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, University of Alberta, Edmonton, and Australian Centre for Geomechanics, Perth, pp. 60-70, https://doi.org/10.36487/ACG_repo/2355_04
This paper presents the results of a case analysis which was the product of a conceptual study of the paste fill mix design carried out for a polymetallic mine in southern Peru. Paste fill is a mixture of water, cement and tailings in a high density. It is used in underground mines to fill cavities resulting from rock extraction (galleries, chimneys, pits, among others) to provide the support needed to continue mining and avoid a possible collapse. The strength requirements for the primary paste fill were between 1.0 to 2.0 MPa, and for the secondary filler, between 0.7 to 1.0 MPa after 28 days of setting. The physical, chemical and mineralogical characterisation of the tailings to be used was carried out, as well as uniaxial compressive strength tests (UCS.) of the paste. The mineralogical characterisation allowed us to identify a high presence of siderite (26%) and kaolinite (12%), minerals that do not benefit from obtaining high resistance values. On the other hand, the UCS allowed us to identify that, after 28 days of curing, the resistance of the analysed specimens presented a decrease concerning the values obtained at 7 and 14 days of curing. Given this scenario, tests were carried out at 60 and 90 days of curing and detected that the decrease in resistance fell to values well below those required (a decrease in resistance of more than 40%). Analysing the results identified that the presence of sulfates in the tailings possibly generated gypsum crystals during mixing. When they grow, these crystals break the cement bonds over time, affecting the integrity and resistance of the tested paste.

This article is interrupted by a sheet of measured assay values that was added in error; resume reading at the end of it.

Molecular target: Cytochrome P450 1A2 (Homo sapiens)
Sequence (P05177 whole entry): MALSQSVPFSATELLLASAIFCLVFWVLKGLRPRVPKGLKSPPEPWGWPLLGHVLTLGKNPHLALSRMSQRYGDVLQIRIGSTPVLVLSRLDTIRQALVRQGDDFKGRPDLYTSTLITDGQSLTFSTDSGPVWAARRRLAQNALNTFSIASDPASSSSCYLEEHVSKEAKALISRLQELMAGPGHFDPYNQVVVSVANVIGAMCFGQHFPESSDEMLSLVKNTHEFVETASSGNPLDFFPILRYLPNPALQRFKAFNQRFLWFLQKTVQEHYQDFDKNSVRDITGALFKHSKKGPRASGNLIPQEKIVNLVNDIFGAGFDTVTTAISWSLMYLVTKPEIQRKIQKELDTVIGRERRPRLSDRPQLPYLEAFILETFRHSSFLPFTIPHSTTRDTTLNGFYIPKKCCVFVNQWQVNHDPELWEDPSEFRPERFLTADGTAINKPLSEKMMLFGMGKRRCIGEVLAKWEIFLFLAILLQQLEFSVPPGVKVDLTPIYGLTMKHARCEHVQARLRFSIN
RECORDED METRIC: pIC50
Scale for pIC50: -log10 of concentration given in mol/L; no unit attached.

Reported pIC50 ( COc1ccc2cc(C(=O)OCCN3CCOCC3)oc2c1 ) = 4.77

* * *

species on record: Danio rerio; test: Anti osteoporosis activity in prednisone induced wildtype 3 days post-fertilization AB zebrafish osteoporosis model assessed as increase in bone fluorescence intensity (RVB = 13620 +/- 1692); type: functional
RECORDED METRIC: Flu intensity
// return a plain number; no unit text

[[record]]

Keywords: paste fill, mining, sulfates
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